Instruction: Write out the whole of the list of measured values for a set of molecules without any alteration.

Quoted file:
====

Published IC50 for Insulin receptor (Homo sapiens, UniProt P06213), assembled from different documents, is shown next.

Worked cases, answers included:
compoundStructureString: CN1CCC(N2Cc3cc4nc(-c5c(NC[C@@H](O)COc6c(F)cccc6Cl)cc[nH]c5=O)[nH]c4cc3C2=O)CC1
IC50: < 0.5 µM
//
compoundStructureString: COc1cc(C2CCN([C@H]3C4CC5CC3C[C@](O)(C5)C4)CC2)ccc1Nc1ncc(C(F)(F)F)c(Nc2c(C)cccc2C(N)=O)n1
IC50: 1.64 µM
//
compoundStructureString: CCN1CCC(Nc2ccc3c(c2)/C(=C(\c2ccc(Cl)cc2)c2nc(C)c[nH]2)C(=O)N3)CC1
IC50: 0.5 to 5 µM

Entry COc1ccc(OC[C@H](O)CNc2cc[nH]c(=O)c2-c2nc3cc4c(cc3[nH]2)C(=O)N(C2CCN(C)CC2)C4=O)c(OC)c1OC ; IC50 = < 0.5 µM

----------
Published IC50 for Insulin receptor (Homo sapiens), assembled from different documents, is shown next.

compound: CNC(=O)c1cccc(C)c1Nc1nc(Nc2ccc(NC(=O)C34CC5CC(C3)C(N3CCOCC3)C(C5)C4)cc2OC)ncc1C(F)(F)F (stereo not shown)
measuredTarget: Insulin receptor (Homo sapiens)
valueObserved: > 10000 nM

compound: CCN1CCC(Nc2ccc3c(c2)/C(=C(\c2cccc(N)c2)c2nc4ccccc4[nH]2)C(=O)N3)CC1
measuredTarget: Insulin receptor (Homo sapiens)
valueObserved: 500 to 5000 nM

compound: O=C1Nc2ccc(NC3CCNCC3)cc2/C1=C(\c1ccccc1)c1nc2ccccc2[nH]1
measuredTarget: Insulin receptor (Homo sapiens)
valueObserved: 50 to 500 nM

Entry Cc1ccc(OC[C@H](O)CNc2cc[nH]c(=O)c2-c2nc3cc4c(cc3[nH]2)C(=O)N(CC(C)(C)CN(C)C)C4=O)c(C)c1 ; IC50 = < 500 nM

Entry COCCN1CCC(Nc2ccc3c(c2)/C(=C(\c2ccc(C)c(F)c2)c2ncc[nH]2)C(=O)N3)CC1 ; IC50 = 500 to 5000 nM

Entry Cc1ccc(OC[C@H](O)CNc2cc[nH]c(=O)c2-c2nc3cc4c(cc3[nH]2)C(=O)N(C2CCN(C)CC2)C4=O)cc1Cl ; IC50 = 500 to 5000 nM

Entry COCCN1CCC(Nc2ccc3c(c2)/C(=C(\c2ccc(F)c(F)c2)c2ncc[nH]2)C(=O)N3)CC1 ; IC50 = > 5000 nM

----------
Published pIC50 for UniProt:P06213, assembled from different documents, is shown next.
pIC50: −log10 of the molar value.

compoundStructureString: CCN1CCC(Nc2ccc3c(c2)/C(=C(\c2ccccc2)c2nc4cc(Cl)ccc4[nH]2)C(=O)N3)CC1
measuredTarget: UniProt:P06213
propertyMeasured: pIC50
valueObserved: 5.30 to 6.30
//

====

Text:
Published IC50 for Insulin receptor (Homo sapiens, UniProt P06213), assembled from different documents, is shown next.

Worked cases, answers included:
compoundStructureString: CN1CCC(N2Cc3cc4nc(-c5c(NC[C@@H](O)COc6c(F)cccc6Cl)cc[nH]c5=O)[nH]c4cc3C2=O)CC1
IC50: < 0.5 µM
//
compoundStructureString: COc1cc(C2CCN([C@H]3C4CC5CC3C[C@](O)(C5)C4)CC2)ccc1Nc1ncc(C(F)(F)F)c(Nc2c(C)cccc2C(N)=O)n1
IC50: 1.64 µM
//
compoundStructureString: CCN1CCC(Nc2ccc3c(c2)/C(=C(\c2ccc(Cl)cc2)c2nc(C)c[nH]2)C(=O)N3)CC1
IC50: 0.5 to 5 µM

Entry COc1ccc(OC[C@H](O)CNc2cc[nH]c(=O)c2-c2nc3cc4c(cc3[nH]2)C(=O)N(C2CCN(C)CC2)C4=O)c(OC)c1OC ; IC50 = < 0.5 µM

----------
Published IC50 for Insulin receptor (Homo sapiens), assembled from different documents, is shown next.

compound: CNC(=O)c1cccc(C)c1Nc1nc(Nc2ccc(NC(=O)C34CC5CC(C3)C(N3CCOCC3)C(C5)C4)cc2OC)ncc1C(F)(F)F (stereo not shown)
measuredTarget: Insulin receptor (Homo sapiens)
valueObserved: > 10000 nM

compound: CCN1CCC(Nc2ccc3c(c2)/C(=C(\c2cccc(N)c2)c2nc4ccccc4[nH]2)C(=O)N3)CC1
measuredTarget: Insulin receptor (Homo sapiens)
valueObserved: 500 to 5000 nM

compound: O=C1Nc2ccc(NC3CCNCC3)cc2/C1=C(\c1ccccc1)c1nc2ccccc2[nH]1
measuredTarget: Insulin receptor (Homo sapiens)
valueObserved: 50 to 500 nM

Entry Cc1ccc(OC[C@H](O)CNc2cc[nH]c(=O)c2-c2nc3cc4c(cc3[nH]2)C(=O)N(CC(C)(C)CN(C)C)C4=O)c(C)c1 ; IC50 = < 500 nM

Entry COCCN1CCC(Nc2ccc3c(c2)/C(=C(\c2ccc(C)c(F)c2)c2ncc[nH]2)C(=O)N3)CC1 ; IC50 = 500 to 5000 nM

Entry Cc1ccc(OC[C@H](O)CNc2cc[nH]c(=O)c2-c2nc3cc4c(cc3[nH]2)C(=O)N(C2CCN(C)CC2)C4=O)cc1Cl ; IC50 = 500 to 5000 nM

Entry COCCN1CCC(Nc2ccc3c(c2)/C(=C(\c2ccc(F)c(F)c2)c2ncc[nH]2)C(=O)N3)CC1 ; IC50 = > 5000 nM

----------
Published pIC50 for UniProt:P06213, assembled from different documents, is shown next.
pIC50: −log10 of the molar value.

compoundStructureString: CCN1CCC(Nc2ccc3c(c2)/C(=C(\c2ccccc2)c2nc4cc(Cl)ccc4[nH]2)C(=O)N3)CC1
measuredTarget: UniProt:P06213
propertyMeasured: pIC50
valueObserved: 5.30 to 6.30
//